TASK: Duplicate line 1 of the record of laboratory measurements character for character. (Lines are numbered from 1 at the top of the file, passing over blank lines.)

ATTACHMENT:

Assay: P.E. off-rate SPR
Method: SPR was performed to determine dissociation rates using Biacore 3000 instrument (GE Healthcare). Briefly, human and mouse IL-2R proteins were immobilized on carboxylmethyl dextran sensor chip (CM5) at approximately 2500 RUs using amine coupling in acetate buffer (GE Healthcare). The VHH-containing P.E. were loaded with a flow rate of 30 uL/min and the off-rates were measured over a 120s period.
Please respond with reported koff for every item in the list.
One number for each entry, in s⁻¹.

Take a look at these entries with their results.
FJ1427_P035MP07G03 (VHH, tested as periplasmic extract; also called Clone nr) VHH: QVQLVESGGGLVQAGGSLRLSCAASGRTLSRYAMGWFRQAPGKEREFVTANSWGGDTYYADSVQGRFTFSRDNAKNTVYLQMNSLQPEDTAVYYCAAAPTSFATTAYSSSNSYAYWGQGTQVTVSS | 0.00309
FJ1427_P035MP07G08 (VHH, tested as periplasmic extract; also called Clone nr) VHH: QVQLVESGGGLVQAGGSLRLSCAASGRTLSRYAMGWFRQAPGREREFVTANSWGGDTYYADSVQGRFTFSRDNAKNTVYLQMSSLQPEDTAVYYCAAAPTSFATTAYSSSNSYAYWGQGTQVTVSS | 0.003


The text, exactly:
Assay: P.E. off-rate SPR